Going Back-to-School in the Age of the $4 Gallon

Today is the first day of class for New York City public school students, while other districts across the country have been in session for weeks. The Times reports that some are grappling with how to get kids to and from school in the 298194903_97e86c863f.jpgface of $4-per-gallon gasoline.

Schools in many states have cut bus stops to save diesel. Districts in
California and Ohio have gone further and eliminated bus service either
completely or for high schools, leaving thousands of students to find
their own way to school.

West Virginia officials issued a memorandum recently to local
districts titled “Tips to Deal With the Skyrocketing Cost of Fuel.”
Last week, David Pauley, the transportation supervisor for the Kanawha
County school system, based in Charleston, met with drivers of the
district’s 196 buses to outline those policies. Mr. Pauley told them to
stay 5 miles per hour below the limit, to check the tire pressure every
day and to avoid jackrabbit starts.

The Caldwell Parish School
District, in northern Louisiana, took a more sweeping approach to
saving fuel by eliminating Monday classes. The district joined about
100 systems nationwide, most of them rural, that in recent years have
adopted a four-day schedule.

Simple fuel-saving measures that should be commonplace notwithstanding, the severe impact of gas prices on education has some wondering if schools ought to be in the transportation business in the first place. At the same time, though, the Federal Transit Administration is moving to curtail public transportation for students.

When all is said and done, might higher gas prices finally return us to such "innovative" solutions as walking, biking and car-pooling to school? It’s happening already in some areas, with or without administrative support.

Photo: Brad Aaron

  • Omri

    A major part of the problem was the needless consolidation of school campuses to new buildings on greenfields in the middle of nowhere, something the districts have been doing for decades.

    Time for kindergartens to be based out of homes again. And 1st-3rd grades.

  • Perhaps it’s time to consider distance learning to reduce school districts’ dependence on fossil fuels. If we’re already encouraging telecommuting for adults, why not do the same for children? I’m willing to bet an investment in the technology required for distance learning could be cheaper than the cost of buses, fuel, drivers, and maintenance and storage facilities.

  • I walked to school every day from K-12. But I was lucky enough to grow up in a Jersey town that was compact and walkable. Kids in more spread-out post-WWII exurbs are going to have it rough if some event — say, a hurricane — brings on a gas/diesel shortage.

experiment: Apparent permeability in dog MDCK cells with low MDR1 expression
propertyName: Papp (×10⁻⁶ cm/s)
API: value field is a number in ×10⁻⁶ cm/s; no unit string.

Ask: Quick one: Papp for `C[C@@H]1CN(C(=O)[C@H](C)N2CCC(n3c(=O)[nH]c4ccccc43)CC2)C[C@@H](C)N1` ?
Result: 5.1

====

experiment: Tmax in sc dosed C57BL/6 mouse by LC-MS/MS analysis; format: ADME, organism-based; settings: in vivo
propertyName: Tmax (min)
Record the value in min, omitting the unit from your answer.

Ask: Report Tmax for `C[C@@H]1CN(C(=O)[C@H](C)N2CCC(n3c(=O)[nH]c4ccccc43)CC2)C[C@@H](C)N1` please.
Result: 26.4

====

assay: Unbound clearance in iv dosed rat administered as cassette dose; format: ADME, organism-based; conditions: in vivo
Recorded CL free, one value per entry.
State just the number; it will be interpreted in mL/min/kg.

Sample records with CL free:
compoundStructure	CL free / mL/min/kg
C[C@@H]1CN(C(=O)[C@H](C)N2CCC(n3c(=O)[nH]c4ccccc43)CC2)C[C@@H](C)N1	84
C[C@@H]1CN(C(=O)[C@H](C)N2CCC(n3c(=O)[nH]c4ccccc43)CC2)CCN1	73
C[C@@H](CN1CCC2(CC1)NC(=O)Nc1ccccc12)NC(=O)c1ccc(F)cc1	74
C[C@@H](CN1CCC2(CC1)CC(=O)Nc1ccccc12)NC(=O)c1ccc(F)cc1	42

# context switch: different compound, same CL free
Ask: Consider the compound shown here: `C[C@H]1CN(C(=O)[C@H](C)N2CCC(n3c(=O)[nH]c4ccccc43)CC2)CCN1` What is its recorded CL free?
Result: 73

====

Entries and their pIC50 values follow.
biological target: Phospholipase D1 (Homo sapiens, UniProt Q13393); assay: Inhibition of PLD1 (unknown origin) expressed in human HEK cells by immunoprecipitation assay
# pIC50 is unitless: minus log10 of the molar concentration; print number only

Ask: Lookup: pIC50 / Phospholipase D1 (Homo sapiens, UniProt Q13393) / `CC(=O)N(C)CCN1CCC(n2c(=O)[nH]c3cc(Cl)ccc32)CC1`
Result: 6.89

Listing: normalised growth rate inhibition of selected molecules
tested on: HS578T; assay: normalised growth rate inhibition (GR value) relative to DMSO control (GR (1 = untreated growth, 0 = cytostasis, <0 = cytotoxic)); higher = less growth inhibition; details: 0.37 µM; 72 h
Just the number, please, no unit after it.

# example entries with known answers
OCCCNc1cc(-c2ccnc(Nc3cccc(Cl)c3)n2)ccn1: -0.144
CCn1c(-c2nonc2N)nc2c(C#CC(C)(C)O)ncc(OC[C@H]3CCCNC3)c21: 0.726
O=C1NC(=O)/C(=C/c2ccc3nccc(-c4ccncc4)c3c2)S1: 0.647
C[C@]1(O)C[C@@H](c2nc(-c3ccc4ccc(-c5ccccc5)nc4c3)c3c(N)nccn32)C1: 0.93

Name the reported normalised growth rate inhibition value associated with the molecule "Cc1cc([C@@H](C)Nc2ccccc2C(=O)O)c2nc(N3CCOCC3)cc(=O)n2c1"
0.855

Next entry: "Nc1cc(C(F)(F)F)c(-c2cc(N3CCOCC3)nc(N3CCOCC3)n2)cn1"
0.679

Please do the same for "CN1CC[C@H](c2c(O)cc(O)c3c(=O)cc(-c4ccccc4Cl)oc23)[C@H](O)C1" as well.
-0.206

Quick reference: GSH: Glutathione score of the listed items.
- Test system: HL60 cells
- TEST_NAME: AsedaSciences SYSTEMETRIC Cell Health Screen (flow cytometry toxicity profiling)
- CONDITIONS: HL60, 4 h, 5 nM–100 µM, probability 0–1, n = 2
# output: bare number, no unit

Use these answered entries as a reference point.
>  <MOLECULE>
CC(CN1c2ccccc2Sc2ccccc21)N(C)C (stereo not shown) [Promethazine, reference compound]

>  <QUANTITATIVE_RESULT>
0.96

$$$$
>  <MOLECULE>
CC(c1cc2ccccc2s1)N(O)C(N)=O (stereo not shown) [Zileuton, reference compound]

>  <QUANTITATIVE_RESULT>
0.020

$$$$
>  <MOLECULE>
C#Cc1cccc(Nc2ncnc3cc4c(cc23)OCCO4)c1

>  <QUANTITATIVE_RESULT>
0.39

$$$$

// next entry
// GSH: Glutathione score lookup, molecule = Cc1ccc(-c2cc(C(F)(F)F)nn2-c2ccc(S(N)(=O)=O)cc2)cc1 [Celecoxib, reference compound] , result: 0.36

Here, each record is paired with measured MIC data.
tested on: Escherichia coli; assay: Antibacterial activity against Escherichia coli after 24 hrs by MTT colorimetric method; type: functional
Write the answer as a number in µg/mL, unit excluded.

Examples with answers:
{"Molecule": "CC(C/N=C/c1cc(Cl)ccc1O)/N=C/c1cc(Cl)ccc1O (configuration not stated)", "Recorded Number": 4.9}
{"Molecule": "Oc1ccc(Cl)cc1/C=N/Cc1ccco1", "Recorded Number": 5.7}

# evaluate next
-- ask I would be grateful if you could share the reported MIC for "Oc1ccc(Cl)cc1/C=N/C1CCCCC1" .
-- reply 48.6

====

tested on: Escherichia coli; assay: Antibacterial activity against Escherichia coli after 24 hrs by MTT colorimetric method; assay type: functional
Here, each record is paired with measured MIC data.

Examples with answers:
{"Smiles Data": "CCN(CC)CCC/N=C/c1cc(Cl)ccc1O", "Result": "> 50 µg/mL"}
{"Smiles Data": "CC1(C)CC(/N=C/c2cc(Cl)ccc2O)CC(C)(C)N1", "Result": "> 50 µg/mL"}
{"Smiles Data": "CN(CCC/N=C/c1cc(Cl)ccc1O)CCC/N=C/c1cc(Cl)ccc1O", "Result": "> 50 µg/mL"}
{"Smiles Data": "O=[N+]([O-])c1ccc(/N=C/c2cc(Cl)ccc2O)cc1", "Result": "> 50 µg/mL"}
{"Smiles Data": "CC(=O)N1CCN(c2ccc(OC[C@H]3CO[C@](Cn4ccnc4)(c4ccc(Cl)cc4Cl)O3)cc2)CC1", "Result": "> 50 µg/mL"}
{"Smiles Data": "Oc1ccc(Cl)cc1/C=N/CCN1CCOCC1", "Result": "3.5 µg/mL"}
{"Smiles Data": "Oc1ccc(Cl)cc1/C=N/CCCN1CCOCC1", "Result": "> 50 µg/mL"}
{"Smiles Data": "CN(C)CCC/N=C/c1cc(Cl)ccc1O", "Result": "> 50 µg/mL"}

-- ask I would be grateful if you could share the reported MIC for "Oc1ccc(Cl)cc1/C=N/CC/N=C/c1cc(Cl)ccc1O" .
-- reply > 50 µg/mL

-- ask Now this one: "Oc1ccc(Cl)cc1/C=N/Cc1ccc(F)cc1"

• Walking to school would seem like the most efficient way of getting the kids to school. Unfortunately kids living in ill-planned or dangerous neighborhoods are going to have a more difficult time.

  • Jim

    Why on earth are there hyphens in “back to school” in the headline of this posting? I mean, speaking of school. Do people just use them at random now, or is there some kind of 12-sided die I can buy?

    If kids are going “back-to-school,” that’s the kind of poor English that goes straight to-my-head and makes me want to write a nastygram to-your-blog. Right after I go to-the-store.

    “Back-to-school” (with hyphens): a compound adjective. “We’re having a back-to-school sale.”

    “Back to school” (no hyphens): a prepositional phrase. Where are the kids going? They’re going back to school.

    Do you grab your keys and write a note to tell your spouse you’re going “to-the-gym”?

    If bloggers really want to wrest control of English from the old-style journalism pros, it’s time they stepped up and took an extension course or something. This is unacceptable.

  • Jim,

    “Back-to-School” is intended to be a play on the hyphenated use as you define it.

    Sorry to-upset-you so.

  • LOL @ Jim. Personally, I’m more annoyed by excessive incorrect use of apostrophe’s, but to each his own (pet peeve).

    I’m not sure I’m convinced that distance learning will work for kids. It’s effective for adults who are motivated and enrolled in such programs by choice, but with kids who are six, seven, eight years old, it seems like you’re just asking for them not to pay attention to anything that’s going on if they’re sitting in their living room with the TV or the XBox or the PS3 or whatever right there to distract them.

  • Josh: That could be true, but if it’s done in an engaging manner, then it might be effective. I wouldn’t consider using it across the board, but it could definitely help in rural areas where busing is expensive and good teachers are at a premium.

  • anonymouse

    Meanwhile, in NYC, many students either walk to school or get student metrocards, and school bus service isn’t provided at all beyond 6th grade.

  • Jim

    Well, Brad, that will teach you to…

    …commit a minor punctuation error when I’m taking post-operative painkillers.

    I guess some people react to drugs by hallucinating. Some react by hosting nationally syndicated right-wing radio talk shows. And I turn into a nightmare version of an 11th-grade English teacher.

    I am sure we’re on the same side here. Keep up your enjoyable work. Just watch what you post on Friday nights, ‘cuz that’s margarita night around our place. I might turn mean again.



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